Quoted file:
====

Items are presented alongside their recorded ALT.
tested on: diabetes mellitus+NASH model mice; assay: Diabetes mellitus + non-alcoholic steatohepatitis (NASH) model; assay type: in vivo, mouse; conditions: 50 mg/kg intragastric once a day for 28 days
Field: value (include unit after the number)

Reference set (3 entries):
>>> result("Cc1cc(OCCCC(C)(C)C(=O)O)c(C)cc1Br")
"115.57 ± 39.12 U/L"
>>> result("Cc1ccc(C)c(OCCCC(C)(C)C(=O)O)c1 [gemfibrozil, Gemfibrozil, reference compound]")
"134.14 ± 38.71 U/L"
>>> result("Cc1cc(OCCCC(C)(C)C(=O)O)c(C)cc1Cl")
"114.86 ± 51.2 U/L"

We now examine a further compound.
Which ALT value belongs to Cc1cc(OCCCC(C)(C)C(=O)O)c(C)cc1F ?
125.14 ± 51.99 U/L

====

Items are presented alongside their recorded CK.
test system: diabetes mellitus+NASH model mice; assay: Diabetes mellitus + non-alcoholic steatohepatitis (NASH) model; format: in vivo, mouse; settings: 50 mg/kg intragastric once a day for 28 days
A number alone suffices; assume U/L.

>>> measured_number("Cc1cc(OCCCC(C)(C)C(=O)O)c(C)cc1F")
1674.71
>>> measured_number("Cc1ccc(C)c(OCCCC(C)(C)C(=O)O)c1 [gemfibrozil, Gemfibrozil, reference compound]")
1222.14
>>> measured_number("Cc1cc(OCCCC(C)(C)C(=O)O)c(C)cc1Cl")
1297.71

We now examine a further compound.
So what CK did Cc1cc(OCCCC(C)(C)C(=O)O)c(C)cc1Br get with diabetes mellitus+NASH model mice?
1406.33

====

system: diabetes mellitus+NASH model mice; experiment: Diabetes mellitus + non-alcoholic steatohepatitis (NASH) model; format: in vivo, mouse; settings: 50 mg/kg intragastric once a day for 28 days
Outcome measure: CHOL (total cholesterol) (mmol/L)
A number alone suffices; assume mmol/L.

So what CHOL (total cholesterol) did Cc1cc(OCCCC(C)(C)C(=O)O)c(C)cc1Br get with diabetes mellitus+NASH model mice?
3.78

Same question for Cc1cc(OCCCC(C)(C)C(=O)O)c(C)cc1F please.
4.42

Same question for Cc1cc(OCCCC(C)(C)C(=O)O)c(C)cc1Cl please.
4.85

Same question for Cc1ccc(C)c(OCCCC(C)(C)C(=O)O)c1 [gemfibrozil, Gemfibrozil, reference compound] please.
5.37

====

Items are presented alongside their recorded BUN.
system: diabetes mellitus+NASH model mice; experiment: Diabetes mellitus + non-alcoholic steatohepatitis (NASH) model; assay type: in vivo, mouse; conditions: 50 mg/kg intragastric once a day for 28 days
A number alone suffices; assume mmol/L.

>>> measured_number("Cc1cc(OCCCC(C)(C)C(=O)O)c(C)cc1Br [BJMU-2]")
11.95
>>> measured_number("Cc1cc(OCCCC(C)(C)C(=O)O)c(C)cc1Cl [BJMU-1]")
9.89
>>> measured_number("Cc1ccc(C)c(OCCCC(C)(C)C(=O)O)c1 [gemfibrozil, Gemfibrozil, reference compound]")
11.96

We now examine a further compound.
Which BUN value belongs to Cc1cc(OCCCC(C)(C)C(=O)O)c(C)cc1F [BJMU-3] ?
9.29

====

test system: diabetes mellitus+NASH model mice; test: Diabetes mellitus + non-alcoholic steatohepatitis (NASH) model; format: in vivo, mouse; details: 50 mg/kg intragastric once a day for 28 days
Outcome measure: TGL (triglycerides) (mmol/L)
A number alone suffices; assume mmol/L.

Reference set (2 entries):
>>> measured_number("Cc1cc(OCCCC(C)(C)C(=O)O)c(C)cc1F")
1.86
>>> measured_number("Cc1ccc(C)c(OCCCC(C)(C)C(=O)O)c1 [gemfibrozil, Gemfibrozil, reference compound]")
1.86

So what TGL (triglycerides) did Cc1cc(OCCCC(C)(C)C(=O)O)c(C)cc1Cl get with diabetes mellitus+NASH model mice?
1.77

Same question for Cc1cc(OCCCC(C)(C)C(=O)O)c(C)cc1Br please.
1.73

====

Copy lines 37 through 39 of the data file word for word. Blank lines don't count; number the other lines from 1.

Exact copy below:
Same question for Cc1ccc(C)c(OCCCC(C)(C)C(=O)O)c1 [gemfibrozil, Gemfibrozil, reference compound] please.
5.37

====